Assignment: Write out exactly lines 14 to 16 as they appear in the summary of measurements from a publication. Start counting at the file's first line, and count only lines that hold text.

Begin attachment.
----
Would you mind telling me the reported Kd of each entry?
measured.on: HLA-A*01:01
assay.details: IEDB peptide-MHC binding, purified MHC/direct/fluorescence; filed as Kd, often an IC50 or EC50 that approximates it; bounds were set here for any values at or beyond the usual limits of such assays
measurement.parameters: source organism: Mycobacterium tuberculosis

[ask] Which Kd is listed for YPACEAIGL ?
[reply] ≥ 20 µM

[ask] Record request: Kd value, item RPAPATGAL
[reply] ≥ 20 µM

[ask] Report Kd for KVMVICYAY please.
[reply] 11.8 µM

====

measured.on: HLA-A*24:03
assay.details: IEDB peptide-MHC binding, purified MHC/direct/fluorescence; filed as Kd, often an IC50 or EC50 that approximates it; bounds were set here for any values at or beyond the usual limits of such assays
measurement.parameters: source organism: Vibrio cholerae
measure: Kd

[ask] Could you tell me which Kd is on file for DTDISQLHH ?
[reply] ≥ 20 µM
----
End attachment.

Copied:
measurement.parameters: source organism: Vibrio cholerae
measure: Kd

[ask] Could you tell me which Kd is on file for DTDISQLHH ?